A mint slice culprit is on the loose at Mawson station, auroras appear brilliantly in the sky and the Framnes Mountains are explored.

Who didn’t replace the mint slice?

So, my week to write for the station news has finally arrived and I find myself stuck for a topic. There’s a certain amount of irony in this, as the last three weeks I have written for one of my fellow expeditioners here who doesn’t enjoy writing as I do. For those weeks we had no end of topics.

So there we were on a sunny Sunday morning discussing my quandary over a cup of tea. It was about smoko time, and naturally we needed chocolate biscuits. Now, several of us here prefer our mint slice chilled, so there is always a packet or three in the fridge at just the right temperature and firmness. The unwritten rule is “you empty a packet, you replace it”. Alas! Much to my dismay someone had emptied the last packet and not restocked the supply! Naturally I threw my arms in the air and announced my disgust in question of who would be so inconsiderate. This was met with laughter and mocking from the other two who were with me. Fortunately they know me well enough by now to realise that I was not serious. And from here developed an idea for this article.

At Mawson during winter we are fourteen people from all walks of life living in close confines, each with differing personalities and backgrounds. It is therefore inevitable that at some stage or another people are going to do things that others find irritating. It is only natural that things some wouldn’t give a second thought to, will seem inconceivably inconsiderate to others. 

From our disappointing mint slice incident, the conversation continued on to other little things that happen on station that have the potential to disrupt our harmonious existence. It also started me thinking about how well we all get on with each other. Fortunately, everyone who is selected to live and work in Antarctica has proven during the selection process that they have the qualities necessary to live in close confines with others. I recall one of the exercises I participated in during my selection centre all the way back in March 2014. We were presented with a scenario that gave us the opportunity to demonstrate our willingness to help others when the need arose. I was surprised by the number who steadfastly maintained their stance of unhelpfulness, and the reasons they gave for their attitude. All of us here pitch in and help each other at various times, and we each have different methods for dealing with issues when they arise, but the critical thing is that we do deal with them somehow and don’t dwell on things. My personal coping method is to help where I can, consider the bigger picture, and look for the best in people. Maintaining a sense of humour helps as well. Not that I can say that anyone has really been so inconsiderate as to annoy me greatly.

Mind you, a fridge bare of mint slice, or not filling up the milk jug, could have the potential to change the course of history! Oh well, the sun will still rise tomorrow…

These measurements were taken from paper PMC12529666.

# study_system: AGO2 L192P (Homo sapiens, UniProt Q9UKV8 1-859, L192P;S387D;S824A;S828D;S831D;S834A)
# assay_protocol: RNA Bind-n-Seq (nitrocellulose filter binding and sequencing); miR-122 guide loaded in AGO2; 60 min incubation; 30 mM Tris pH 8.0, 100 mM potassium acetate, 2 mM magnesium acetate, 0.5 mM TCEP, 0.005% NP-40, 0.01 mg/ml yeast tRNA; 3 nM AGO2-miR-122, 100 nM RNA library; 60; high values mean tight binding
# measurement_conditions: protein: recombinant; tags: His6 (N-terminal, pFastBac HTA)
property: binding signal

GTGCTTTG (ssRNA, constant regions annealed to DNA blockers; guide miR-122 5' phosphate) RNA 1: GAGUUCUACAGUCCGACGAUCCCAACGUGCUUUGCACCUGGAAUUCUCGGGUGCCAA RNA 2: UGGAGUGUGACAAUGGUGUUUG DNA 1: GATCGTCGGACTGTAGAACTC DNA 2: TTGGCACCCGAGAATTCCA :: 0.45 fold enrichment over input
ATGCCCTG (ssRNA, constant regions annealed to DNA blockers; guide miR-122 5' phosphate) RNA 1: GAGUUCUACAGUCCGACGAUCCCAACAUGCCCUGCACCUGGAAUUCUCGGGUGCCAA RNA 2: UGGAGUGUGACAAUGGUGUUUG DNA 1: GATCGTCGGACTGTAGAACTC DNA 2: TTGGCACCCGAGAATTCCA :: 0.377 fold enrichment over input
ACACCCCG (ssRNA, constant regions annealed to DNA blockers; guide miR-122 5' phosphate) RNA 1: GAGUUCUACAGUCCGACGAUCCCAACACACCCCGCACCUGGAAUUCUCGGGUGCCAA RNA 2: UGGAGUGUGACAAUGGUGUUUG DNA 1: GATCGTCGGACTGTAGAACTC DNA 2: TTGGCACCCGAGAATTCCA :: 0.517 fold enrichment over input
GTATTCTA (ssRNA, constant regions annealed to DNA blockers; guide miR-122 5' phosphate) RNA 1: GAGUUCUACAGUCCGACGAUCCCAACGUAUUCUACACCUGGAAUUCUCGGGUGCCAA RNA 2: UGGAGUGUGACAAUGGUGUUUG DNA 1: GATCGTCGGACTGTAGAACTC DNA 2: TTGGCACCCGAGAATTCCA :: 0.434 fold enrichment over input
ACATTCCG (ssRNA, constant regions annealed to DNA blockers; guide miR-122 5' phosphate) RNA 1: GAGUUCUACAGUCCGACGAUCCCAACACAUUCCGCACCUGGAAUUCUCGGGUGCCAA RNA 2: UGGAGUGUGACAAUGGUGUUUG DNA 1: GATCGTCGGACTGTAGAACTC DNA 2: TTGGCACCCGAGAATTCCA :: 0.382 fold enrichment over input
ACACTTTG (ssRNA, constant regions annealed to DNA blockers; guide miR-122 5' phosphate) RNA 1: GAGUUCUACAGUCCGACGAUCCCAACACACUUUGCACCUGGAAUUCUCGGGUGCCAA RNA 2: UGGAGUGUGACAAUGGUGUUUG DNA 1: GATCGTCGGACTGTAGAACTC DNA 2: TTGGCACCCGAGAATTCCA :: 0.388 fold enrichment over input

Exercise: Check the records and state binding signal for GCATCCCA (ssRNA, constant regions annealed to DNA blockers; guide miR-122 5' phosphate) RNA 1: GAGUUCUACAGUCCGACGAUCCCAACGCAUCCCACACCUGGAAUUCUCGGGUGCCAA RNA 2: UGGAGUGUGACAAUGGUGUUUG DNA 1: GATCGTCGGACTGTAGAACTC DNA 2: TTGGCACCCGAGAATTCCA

Aurora australis

An aurora would have to be one of nature’s most awe inspiring sights. Rainbows are pretty good but everyone takes them for granted. Auroras are like a rare flower that only blooms on a remote mountain top in the dead of night. I won’t attempt to explain what causes an aurora as upper atmospheric physicists can’t do it without putting people to sleep.

Here at Mawson we are in a ring seat for observing them but even still, it ain’t easy. First the sun has to have a cataclysmic explosion that spews charged particles in our direction. As this can cause havoc with satellite communications there are websites that help by predicting the likelihood of an aurora. Then the weather has to play the game. Cloud-free and no wind when an aurora lights up is like hitting the jackpot. If the wind chill is down around −40°C the outdoor viewing time is of necessity, brief.

Last week we had the luck to have an aurora at the civilised time of 2200 and the sky was clear with hardly any wind so the cameras and tripods came out to try and capture the elusive event. Photography has the good fortune to be able to capture the colours that our night vision is unable to detect but it doesn’t capture the sinuous way the bands and curtains dance and weave. By taking many repeated photos, a time lapse film can reveal the glory of the spectacle but seeing one stretch across the sky from horizon to horizon with your own eyes is a rare privilege.

Framnes Mountains

Rising from the Antarctic plateau behind Mawson station lies a series of craggy ridges, solitary peaks and nunataks collectively known as the Framnes Mountains.

The Framnes were first sighted by the British Australian New Zealand Antarctic Research Expedition led by Douglas Mawson in February 1931 and by Norwegian whalers in the same year. Whilst individual ranges were named by the members of BANZARE, the overall name, Framnes Mountains, came from Lars Christensen when the area was mapped by Norwegian cartographers during Christiansen’s 1937 expedition. Christiansen named the area after Framnesfjellet, a hill near Sanderfjord in Norway.

Mawson station was established in 1954 and for more than six decades now the Framnes have been visited by glaciologists, limnologists, geologists, biologists, artists and others, all drawn by the beauty and harshness of the mountains, frozen lakes and wind-sculpted wind scours.

To spend time amongst the Framnes Mountains is indeed a privilege.